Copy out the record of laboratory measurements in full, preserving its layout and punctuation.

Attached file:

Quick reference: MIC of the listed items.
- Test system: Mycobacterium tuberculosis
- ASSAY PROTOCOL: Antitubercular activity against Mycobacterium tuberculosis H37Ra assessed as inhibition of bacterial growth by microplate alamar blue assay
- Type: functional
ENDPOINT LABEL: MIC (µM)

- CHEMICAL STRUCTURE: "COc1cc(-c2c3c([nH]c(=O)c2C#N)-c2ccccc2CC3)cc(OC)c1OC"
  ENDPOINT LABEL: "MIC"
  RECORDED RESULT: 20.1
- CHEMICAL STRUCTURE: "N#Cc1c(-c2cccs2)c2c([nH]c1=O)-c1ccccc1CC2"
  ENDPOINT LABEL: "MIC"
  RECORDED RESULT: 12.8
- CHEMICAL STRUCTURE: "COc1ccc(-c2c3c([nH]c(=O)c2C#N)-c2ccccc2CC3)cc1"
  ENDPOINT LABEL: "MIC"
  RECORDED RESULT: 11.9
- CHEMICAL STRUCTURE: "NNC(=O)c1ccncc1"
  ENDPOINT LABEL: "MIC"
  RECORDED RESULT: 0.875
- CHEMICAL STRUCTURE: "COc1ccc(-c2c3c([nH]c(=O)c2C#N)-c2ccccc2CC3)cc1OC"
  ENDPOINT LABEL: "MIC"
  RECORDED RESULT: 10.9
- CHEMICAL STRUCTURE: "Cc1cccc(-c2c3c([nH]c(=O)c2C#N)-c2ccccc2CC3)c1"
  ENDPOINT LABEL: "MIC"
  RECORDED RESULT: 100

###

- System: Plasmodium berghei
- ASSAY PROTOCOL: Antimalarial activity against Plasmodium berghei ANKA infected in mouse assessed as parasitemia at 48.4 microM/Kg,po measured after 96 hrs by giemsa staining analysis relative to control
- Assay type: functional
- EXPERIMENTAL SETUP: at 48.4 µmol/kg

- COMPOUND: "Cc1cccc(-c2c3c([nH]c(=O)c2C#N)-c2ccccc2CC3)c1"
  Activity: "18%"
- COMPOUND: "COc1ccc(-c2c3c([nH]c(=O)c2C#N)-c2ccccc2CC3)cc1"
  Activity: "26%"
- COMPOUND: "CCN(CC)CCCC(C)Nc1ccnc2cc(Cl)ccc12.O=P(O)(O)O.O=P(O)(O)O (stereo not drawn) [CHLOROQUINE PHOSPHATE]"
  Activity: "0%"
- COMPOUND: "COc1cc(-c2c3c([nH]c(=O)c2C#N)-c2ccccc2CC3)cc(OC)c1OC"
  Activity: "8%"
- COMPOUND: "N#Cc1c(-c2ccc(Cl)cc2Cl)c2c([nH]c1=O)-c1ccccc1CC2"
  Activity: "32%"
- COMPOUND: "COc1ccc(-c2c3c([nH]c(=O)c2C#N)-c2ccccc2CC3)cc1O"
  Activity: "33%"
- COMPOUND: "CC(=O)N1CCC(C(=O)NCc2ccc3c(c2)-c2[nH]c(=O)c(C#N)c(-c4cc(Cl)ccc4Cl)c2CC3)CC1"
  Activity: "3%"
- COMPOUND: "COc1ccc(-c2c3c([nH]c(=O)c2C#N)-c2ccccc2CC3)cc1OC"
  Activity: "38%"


Quick reference: MIC of the listed items.
- Test system: Mycobacterium tuberculosis
- ASSAY PROTOCOL: Antitubercular activity against Mycobacterium tuberculosis H37Ra assessed as inhibition of bacterial growth by microplate alamar blue assay
- Type: functional
ENDPOINT LABEL: MIC (µM)

- CHEMICAL STRUCTURE: "COc1cc(-c2c3c([nH]c(=O)c2C#N)-c2ccccc2CC3)cc(OC)c1OC"
  ENDPOINT LABEL: "MIC"
  RECORDED RESULT: 20.1
- CHEMICAL STRUCTURE: "N#Cc1c(-c2cccs2)c2c([nH]c1=O)-c1ccccc1CC2"
  ENDPOINT LABEL: "MIC"
  RECORDED RESULT: 12.8
- CHEMICAL STRUCTURE: "COc1ccc(-c2c3c([nH]c(=O)c2C#N)-c2ccccc2CC3)cc1"
  ENDPOINT LABEL: "MIC"
  RECORDED RESULT: 11.9
- CHEMICAL STRUCTURE: "NNC(=O)c1ccncc1"
  ENDPOINT LABEL: "MIC"
  RECORDED RESULT: 0.875
- CHEMICAL STRUCTURE: "COc1ccc(-c2c3c([nH]c(=O)c2C#N)-c2ccccc2CC3)cc1OC"
  ENDPOINT LABEL: "MIC"
  RECORDED RESULT: 10.9
- CHEMICAL STRUCTURE: "Cc1cccc(-c2c3c([nH]c(=O)c2C#N)-c2ccccc2CC3)c1"
  ENDPOINT LABEL: "MIC"
  RECORDED RESULT: 100

###

- System: Plasmodium berghei
- ASSAY PROTOCOL: Antimalarial activity against Plasmodium berghei ANKA infected in mouse assessed as parasitemia at 48.4 microM/Kg,po measured after 96 hrs by giemsa staining analysis relative to control
- Assay type: functional
- EXPERIMENTAL SETUP: at 48.4 µmol/kg

- COMPOUND: "Cc1cccc(-c2c3c([nH]c(=O)c2C#N)-c2ccccc2CC3)c1"
  Activity: "18%"
- COMPOUND: "COc1ccc(-c2c3c([nH]c(=O)c2C#N)-c2ccccc2CC3)cc1"
  Activity: "26%"
- COMPOUND: "CCN(CC)CCCC(C)Nc1ccnc2cc(Cl)ccc12.O=P(O)(O)O.O=P(O)(O)O (stereo not drawn) [CHLOROQUINE PHOSPHATE]"
  Activity: "0%"
- COMPOUND: "COc1cc(-c2c3c([nH]c(=O)c2C#N)-c2ccccc2CC3)cc(OC)c1OC"
  Activity: "8%"
- COMPOUND: "N#Cc1c(-c2ccc(Cl)cc2Cl)c2c([nH]c1=O)-c1ccccc1CC2"
  Activity: "32%"
- COMPOUND: "COc1ccc(-c2c3c([nH]c(=O)c2C#N)-c2ccccc2CC3)cc1O"
  Activity: "33%"
- COMPOUND: "CC(=O)N1CCC(C(=O)NCc2ccc3c(c2)-c2[nH]c(=O)c(C#N)c(-c4cc(Cl)ccc4Cl)c2CC3)CC1"
  Activity: "3%"
- COMPOUND: "COc1ccc(-c2c3c([nH]c(=O)c2C#N)-c2ccccc2CC3)cc1OC"
  Activity: "38%"